This Day In Literary History
On July 4th, 1804, the legendary American writer Nathaniel Hawthorne was born. He was born Nathaniel Hathorne, Jr. in Salem, Massachusetts. He would change the spelling of his last name to Hawthorne to distance himself from the shameful acts of his relatives.
Hawthorne's great-great-great grandfather, William Hathorne, was a magistrate infamous for his lack of compassion and extremely harsh sentences. His son was even worse.
William's son, John Hathorne, served as a judge during the notorious Salem Witch Trials, where many innocent people were falsely accused of witchcraft, convicted in kangaroo courts, then tortured and executed.
John Hathorne was the only judge who refused to repent or express any regret for his contemptible actions during the Salem Witch Trials. His infamy would besmirch the Hathorne family name for generations.
When Nathaniel Hawthorne was four years old, his father, a sea captain, contracted yellow fever and died. His mother moved the family in with relatives, living first in Salem, then in Raymond, Maine.
Hawthorne loved Maine. "Those were delightful days," he wrote, "for that part of the country was wild then, with only scattered clearings, and nine tenths of it primeval woods."
When Nathaniel was fifteen, he was sent back to Salem to begin his formal education. He hated Salem and missed his mother and sisters. He took up writing and would send his family issues of a homemade newspaper he wrote and copied by hand.
The newspaper, which Hawthorne called The Spectator, contained essays, poetry, and news items that reflected his sardonic, adolescent sense of humor.
In 1821, at the age of seventeen, Hawthorne went off to college. He didn't want to go, but his uncle insisted and paid his tuition at Bowdoin College in Brunswick, Maine.
On his way to college, Hawthorne met and struck up friendships with legendary poet Henry Wadsworth Longfellow and future U.S. President Franklin Pierce.
Nathaniel Hawthorne began his career as a writer in 1836, when he served as the editor of the American Magazine of Useful and Entertaining Knowledge, a literary magazine based in Boston.
Though he would leave the magazine to take a higher paying job as a weighter and gauger at the Boston Common House, Hawthorne continued to write, and his short stories were often published in magazines and anthologies.
Hawthorne's classic short story Young Goodman Brown was written and published during this time. The title character leaves his wife, Faith, to run an errand in the woods.
While walking through the forest, Brown meets a mysterious man who carries a black staff shaped like a serpent. He also runs into a townswoman, Mistress Cloyse, who knows the stranger. She accepts his snake staff and literally flies away.
Later, Brown happens upon a witches' Sabbath. All of the townspeople are part of the coven, except for Brown and his wife - who are about to be initiated! Brown calls out to Heaven to be saved and the scene vanishes.
Brown is left badly shaken. He thought he lived in a good Christian community, but, seeing the evil hidden within it, he loses faith in humanity and in his own wife.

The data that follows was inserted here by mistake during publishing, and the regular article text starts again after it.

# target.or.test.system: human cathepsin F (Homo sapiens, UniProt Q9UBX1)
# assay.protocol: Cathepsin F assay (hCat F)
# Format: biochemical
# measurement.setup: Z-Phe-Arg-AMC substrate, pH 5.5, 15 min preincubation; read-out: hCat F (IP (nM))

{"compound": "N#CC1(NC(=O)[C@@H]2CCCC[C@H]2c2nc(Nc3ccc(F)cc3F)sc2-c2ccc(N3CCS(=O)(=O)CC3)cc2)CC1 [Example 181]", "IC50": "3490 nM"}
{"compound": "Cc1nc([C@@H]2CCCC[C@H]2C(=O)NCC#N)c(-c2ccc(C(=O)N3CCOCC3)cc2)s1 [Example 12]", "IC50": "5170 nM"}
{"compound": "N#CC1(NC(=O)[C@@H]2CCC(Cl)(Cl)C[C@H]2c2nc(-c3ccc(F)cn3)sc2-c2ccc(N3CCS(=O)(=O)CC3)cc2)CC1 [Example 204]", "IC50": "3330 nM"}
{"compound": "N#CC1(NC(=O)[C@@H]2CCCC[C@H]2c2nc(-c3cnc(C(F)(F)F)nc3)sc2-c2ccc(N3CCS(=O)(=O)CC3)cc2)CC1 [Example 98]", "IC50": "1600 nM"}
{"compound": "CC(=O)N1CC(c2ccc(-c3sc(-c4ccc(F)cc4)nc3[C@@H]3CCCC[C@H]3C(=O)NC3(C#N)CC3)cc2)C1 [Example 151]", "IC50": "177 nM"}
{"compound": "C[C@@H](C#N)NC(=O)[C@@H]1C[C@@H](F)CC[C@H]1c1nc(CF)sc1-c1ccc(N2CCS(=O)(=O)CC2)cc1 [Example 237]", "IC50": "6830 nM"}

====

This story is a metaphor for the hypocrisy and cruelty of the Puritans - a frequent theme in Hawthorne's writings. He was racked with guilt over the role of his ancestor in the Salem Witch Trials.
When a collection of Hawthorne's short stories was published in book form as Twice-Told Tales, it made his name as a writer.
Hawthorne married Sophia Peabody, an artist and transcendentalist with whom he would have three children. He became a follower of transcendentalism as well.
Later, when he and Sophia moved to Concord, Massachusetts, their next door neighbor turned out to be Hawthorne's literary and spiritual idol, Ralph Waldo Emerson.
The late 1840s found Hawthorne back in Salem, working as a civil servant and suffering from a crippling bout of writer's block. He wrote the following to his old friend Henry Wadsworth Longfellow:
I am trying to resume my pen, Whenever I sit alone, or walk alone, I find myself dreaming about stories, as of old; but these forenoons in the Custom House undo all that the afternoons and evenings have done. I should be happier if I could write.
Hawthorne beat his writer's block and returned in grand form with The Scarlet Letter (1850), which is rightfully considered one of the greatest American novels of all time.
The classic, haunting tale of love, anguish, and Puritan cruelty was one of the first mass produced novels in American history. It sold nearly 3,000 copies in its first ten days of publication.
Now financially secure, Hawthorne quit his job and moved to a small farmhouse in the Berkshire mountains, where he remained a productive writer and struck up a friendship with one of his biggest fans - the legendary writer Herman Melville.
Melville had been working on his classic novel Moby Dick when he met Hawthorne. The dedication page of Moby Dick reads, "In token of my admiration for his genius, this book is inscribed to Nathaniel Hawthorne."
Hawthorne followed The Scarlet Letter with more classic novels, including The House of the Seven Gables, The Blithedale Romance, and The Marble Faun.
He also published more classic short story collections, including Mosses from an Old Manse, The Snow-Image, and Other Twice-Told Tales, and his collections of children's stories, A Wonder-Book for Girls and Boys and Tanglewood Tales.
Nathaniel Hawthorne died on May 18th, 1864, at the age of 59. That same day, in an eerie Hawthorne-esque coincidence, his son Julian was initiated into a college fraternity by being blindfolded and locked in a coffin.
Quote Of The Day
"The only sensible ends of literature are, first, the pleasurable toil of writing; second, the gratification of one's family and friends; and lastly, the solid cash." - Nathaniel Hawthorne
Today's video features a complete reading of Nathaniel Hawthorne's classic short story, Young Goodman Brown. Enjoy!